The nomadic learner is a self-driven truth searcher, avid to know, looking to personalize the transformation of information into knowledge, where the jounrey (the acquisition experience) is as important as the destination (knowledge). 21C knowmads are young professionals, entrepreneurs who are very comfortable with digital tools and social media. Knowmads are creative, innovative and imaginative; actively pursuing change. FOAMites are well defined by this portrait. (However, this definition is far too prescriptive, given the variety of age ranges and cultures engaged in social media, to adequately capture the complexity of FOAM users. It does provide a snap shot of a influential majority of users/members.)
FOAM exists because digital networks, like the “roots” of the rhizomic model, link people together through a variety of “routes.” You don’t need to be on Twitter to access a FOAM resource, a Google+ community or Reddit or other digital platform will connect you.
How is FOAM regulated?
The regulation of knowledge within FOAM also occurs in a rhizomic paradigm. The content is created by members of the swarm for the sake of their own learning experience, and is rapidly shared with the community. It is within this network that content acquires importance and meaning as members of the swarm share it, review it, praise or destroy it. Content is validated as “truth” as a function of its relationship to the goals and values of the group. In an ideal model, all content should be valued independent of the source and only on the merit (i.e., quality) of the resource. The interdependent equilibrium of FOAM creates a fragile ecosystem. Any internal disruption of balance (e.g., introduction of a culture of eminence or non-organic exclusion of members) or external force applied to the community (e.g., breakdown of social media platforms, loss of access to primary medical content) destabilizes the rhizome. Recent challenges to the FOAM process have raised concerns that certain material is valued not because of the content, but because of the source.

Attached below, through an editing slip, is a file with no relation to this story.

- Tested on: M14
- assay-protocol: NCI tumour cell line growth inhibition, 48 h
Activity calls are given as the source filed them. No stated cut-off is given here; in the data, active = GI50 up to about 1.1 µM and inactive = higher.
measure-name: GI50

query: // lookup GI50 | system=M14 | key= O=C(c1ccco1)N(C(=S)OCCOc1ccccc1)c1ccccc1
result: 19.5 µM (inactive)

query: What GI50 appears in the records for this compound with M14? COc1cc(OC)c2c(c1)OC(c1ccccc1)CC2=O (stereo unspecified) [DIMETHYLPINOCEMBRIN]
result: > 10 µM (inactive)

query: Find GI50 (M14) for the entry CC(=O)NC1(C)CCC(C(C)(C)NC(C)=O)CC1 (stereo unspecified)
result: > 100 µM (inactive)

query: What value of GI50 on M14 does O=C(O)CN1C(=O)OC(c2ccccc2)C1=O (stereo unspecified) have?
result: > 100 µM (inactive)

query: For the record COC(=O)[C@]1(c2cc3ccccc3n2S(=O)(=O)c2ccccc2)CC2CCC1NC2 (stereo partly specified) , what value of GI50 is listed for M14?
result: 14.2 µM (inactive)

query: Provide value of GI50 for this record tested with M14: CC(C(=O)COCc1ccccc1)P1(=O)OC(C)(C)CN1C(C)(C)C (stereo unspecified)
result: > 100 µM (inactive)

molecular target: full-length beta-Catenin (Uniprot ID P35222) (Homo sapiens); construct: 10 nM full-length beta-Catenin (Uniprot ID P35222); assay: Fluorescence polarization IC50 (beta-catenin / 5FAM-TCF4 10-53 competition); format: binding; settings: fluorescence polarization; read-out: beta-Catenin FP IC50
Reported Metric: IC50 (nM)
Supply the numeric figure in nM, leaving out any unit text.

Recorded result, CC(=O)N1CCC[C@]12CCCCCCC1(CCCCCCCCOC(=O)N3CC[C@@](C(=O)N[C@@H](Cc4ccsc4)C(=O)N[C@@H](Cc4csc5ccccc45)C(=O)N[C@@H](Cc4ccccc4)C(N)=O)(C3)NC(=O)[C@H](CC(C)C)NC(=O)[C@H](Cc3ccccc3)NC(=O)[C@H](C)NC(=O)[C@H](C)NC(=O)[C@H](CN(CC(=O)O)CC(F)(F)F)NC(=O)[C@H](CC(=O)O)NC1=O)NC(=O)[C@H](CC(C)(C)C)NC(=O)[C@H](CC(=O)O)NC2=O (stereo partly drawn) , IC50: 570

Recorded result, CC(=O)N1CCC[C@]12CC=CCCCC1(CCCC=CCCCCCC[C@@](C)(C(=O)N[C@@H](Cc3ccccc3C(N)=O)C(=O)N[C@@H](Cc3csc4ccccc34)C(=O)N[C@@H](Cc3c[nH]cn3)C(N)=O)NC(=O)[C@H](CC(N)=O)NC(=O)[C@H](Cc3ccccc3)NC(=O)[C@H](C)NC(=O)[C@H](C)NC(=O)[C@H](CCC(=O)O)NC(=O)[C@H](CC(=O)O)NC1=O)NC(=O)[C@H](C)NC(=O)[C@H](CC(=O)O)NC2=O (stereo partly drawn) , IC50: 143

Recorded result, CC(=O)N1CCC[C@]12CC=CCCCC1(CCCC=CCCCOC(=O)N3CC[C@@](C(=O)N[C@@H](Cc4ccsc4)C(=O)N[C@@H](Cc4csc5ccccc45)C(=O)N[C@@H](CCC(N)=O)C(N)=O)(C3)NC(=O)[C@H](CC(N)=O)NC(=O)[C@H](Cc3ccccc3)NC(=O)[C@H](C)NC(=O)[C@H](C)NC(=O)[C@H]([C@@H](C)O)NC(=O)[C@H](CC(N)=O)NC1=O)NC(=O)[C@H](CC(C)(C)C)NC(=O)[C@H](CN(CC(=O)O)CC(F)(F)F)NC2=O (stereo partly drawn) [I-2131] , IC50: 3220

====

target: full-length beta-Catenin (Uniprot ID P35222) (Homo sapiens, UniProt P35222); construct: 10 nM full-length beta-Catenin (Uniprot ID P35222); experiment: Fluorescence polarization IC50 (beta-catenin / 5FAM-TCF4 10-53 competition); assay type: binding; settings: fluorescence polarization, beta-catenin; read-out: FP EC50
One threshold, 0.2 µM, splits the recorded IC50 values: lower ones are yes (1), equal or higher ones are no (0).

It is interesting that current debates about the utility of FOAM focus on the content that is produced and NOT the network. FOAM is a movement, a rhizomic network. The content is not FOAM; the content is independent, hosted in the (rhizomic) scaffold FOAM provides.
How open is FOAM?
The call for content quality control is an important driving force in health professions education. FOAM culture operates in a different philosophical realm. While it acknowledges the paramount importance of best practices, content is reviewed/approved with a guerrilla approach, where the process is not measurable and omits an external regulator between the learner and the content. Rhizomatics suggests that value is assigned as a function of the utility the content provides for the community. This creates a (foundational) problem. It is difficult for the traditional education community to validate and acknowledge content that originates from a fuzzy swarm of knowledge. While the principles of free and open access are a new reality in a digital world, debates about the determination of quality (e.g. expert peer review versus crowdsourcing) are on going.
The rhizomatic structure of FOAM positions the community on the “flat hierarchy” side of the debate. Let’s see how the discussion evolves!
Originally published at icenetblog.royalcollege.ca on January 27, 2015.